Allowing myself to live like "the birds of the air," means that sometimes being provided for will look like abundance, and sometimes it will look like barely basic survival.  And eventually, it will look like death.  Because that's how all of nature works, and I am not exempt.

But I would rather live in the wide open truth of daily, divine providence than behind the long-term illusion of institutional security.  So, give me this day my daily bread, and I will eat of it gratefully.

(Photo: cartinafinland.fi)
UPDATED: Upon re-reading this the day after I posted, I hear a judgmental tone, which was not my intention.  To be clear, I do not stand in judgement of anyone who currently receives a paycheck or has health insurance or a retirement account!  The life I am leading is not superior to yours.  Now that I don't have those things, I see how I was lulled into complacency before when I did, and I appreciate how I am forced to rely solely on divine providence now.  K, that's it.  Thanks.

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  1. I just found your blog and I am sort of blown away by how close our circumstances are. Sort of.

    I lost my job and then housing (2x) and ended up driving across the country to stay with relatives. And then that didn't work out. At all.

    So I went North a bit and found a temp. place, but still somewhat up in the air.

    At the moment, things are so insecure that I wouldn't mind a fat, steady paycheck. ;) And health insurance would be nice as well. (I just broke my toe ... reminding me that if it had been my foot, I'd have been in trouble.)

    It wasn't my foot.

    But I'm still not sure how to get to what I'm hoping for. I know I'm not there as yet. Maybe it's a bit different because you choose and I got pushed in to it? Hmm. I may end up needing a whole post for that, rather than any more hijacking of your comments. :) At any rate, nice to meet you.

  2. Well hello, Em. Comment hijacking is always welcome! Although it does sound like you have some good material for a post, or a whole blog.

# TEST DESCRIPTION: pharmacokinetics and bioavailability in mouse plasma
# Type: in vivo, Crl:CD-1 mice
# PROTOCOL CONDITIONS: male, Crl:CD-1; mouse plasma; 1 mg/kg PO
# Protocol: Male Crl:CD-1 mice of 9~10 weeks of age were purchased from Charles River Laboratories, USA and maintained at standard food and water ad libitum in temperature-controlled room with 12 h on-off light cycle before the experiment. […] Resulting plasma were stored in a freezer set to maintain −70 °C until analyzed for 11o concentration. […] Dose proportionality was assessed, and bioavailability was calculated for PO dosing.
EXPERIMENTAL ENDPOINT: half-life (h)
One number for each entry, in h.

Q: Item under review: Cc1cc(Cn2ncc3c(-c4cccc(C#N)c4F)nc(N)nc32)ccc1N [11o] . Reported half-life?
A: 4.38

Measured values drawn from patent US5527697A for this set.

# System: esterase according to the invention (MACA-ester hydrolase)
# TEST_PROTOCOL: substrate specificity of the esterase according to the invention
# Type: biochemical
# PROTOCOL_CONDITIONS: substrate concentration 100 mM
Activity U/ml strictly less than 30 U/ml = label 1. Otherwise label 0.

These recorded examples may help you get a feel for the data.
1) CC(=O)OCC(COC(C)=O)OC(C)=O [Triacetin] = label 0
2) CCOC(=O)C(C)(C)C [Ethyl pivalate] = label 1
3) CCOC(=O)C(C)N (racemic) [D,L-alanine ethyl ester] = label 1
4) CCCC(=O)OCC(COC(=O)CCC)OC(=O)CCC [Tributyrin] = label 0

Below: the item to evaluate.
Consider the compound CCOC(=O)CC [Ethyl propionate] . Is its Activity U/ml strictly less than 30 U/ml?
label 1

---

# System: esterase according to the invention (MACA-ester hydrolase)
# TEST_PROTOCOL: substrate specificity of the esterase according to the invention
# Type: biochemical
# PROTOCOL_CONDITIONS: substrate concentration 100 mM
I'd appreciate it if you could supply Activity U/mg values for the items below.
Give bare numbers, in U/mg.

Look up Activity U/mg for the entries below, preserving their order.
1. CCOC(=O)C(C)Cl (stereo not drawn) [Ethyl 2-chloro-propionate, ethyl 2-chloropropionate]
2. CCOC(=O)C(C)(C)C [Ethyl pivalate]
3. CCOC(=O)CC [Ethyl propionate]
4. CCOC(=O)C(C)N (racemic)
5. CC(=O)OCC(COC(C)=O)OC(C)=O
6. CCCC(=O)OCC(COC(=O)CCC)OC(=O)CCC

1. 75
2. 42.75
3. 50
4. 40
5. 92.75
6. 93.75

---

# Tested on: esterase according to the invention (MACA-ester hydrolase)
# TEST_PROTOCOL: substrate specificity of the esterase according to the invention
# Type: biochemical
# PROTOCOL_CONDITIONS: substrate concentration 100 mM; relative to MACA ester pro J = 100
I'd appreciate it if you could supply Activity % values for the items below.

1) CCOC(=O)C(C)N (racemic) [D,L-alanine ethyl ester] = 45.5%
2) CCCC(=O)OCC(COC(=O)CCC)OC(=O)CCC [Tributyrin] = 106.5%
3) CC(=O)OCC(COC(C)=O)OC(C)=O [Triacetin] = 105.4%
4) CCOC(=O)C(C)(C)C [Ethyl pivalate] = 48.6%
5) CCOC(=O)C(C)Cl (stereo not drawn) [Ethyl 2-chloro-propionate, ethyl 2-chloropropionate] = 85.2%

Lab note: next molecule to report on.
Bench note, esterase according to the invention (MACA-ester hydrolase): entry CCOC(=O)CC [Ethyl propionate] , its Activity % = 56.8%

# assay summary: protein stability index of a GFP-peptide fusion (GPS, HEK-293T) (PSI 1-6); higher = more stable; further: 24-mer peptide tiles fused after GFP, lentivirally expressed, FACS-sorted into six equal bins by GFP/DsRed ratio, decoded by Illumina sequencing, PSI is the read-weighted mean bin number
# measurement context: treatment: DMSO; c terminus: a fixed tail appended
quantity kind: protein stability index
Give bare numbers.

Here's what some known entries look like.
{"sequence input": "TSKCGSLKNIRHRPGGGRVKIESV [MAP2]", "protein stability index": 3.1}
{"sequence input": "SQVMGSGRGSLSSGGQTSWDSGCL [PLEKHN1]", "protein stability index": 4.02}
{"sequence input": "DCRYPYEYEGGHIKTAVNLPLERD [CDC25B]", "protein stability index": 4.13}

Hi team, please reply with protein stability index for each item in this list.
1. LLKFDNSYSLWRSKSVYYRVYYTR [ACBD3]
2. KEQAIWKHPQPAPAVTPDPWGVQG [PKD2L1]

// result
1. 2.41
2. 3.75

Fascinating. So how are you finding the day-to-day providence? Obviously there are stresses. Have you found any of the joys?

    And where are you now? Where's "north?"

  3. Ack. Lost my comment. Will try again. :)

    I do find day-to-day providence, but not every day. ;) There are some pretty amazing things that have happened, though. And some good things. And some great things. And many joys. And some aha, I was supposed to be here, connecting with this person, doing this right now. In the worst of it, I had back to back experiences like that. It was .... amazing.

    I had started off (ready, you'll find this a bit wild, I suspect) in California. I headed to Maryland, where I had my housing option fall through. Then I got back in the car and sort of went north on a whim (and due to the possibility of getting work at some point and it was where I'd attempted to go a couple of years ago...many reasons, actually.) I am in Massachusetts now. If I can't stay here? We'll see. I'm trying to be very connected to a sort of openness ... an I'll end up where I end up kind of headspace.

    I'm generally an optimist and pretty good at change. So it's been terrifying and illuminating and horrible and joyful and difficult and so wondrous it spins me around. And I feel pretty sure you get that 100%. :)

  4. Yep. I get it. This sort of lifestyle can really test an optimist/lover of change's limits, for sure.

    So you did my journey in reverse!

    You're TRYING to be connected to a sort of openness? You know what Yoda says, my dear - "There is no try, only do or do not." ;) You ARE connected. You are connected right now or you wouldn't be where you are, and you wouldn't be drawn to a blog like mine.

    Many, many blessings to you on this holiday. Cheers to not ever knowing what the hell is going on, and to the beauty of life always showing up just in time.